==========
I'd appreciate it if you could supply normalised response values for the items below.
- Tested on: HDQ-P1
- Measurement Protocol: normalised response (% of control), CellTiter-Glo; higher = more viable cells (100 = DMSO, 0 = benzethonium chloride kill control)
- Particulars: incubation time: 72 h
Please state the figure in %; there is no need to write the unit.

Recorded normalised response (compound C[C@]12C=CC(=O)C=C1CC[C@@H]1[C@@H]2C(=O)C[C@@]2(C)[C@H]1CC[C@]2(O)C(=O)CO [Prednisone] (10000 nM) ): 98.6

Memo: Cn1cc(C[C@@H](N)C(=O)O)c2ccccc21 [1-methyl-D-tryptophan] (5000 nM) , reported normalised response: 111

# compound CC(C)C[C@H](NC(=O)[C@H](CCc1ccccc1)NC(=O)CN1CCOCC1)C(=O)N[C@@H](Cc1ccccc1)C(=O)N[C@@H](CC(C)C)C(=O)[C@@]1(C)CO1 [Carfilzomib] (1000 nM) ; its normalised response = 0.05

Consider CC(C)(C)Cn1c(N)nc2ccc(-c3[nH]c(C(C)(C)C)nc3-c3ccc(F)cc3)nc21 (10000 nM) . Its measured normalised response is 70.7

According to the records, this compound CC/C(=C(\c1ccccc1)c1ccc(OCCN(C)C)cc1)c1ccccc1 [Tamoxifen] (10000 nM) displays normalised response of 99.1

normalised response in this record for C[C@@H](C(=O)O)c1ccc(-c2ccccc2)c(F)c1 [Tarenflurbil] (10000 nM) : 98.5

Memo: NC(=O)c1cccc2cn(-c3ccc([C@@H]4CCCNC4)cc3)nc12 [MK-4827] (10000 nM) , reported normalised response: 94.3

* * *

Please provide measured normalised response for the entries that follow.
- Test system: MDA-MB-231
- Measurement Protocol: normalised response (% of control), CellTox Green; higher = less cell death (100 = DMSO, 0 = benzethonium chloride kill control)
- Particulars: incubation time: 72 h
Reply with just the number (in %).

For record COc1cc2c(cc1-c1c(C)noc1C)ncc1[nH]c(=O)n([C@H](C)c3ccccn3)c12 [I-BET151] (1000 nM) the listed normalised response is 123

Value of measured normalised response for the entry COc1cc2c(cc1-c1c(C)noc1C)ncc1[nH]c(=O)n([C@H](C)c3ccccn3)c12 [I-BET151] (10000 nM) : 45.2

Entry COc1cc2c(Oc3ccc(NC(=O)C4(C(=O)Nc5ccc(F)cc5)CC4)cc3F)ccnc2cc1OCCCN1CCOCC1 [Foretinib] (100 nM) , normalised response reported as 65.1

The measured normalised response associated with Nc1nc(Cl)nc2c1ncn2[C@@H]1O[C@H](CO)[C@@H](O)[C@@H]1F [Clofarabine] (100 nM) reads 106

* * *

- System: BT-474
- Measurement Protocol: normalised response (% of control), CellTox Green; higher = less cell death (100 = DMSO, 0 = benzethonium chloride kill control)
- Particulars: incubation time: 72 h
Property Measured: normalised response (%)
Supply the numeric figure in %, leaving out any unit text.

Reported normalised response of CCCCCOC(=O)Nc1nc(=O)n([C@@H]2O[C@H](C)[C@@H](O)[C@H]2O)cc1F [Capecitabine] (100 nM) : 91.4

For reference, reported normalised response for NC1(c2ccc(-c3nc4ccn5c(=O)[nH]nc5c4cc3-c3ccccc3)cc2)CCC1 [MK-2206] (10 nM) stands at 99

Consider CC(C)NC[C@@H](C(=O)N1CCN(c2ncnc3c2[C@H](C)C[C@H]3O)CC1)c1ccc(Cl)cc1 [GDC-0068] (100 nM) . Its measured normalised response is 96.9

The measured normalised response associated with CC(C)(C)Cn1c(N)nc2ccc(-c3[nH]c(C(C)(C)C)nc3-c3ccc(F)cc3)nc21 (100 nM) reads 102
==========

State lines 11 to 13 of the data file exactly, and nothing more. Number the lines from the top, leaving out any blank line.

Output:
normalised response in this record for C[C@@H](C(=O)O)c1ccc(-c2ccccc2)c(F)c1 [Tarenflurbil] (10000 nM) : 98.5

Memo: NC(=O)c1cccc2cn(-c3ccc([C@@H]4CCCNC4)cc3)nc12 [MK-4827] (10000 nM) , reported normalised response: 94.3

* * *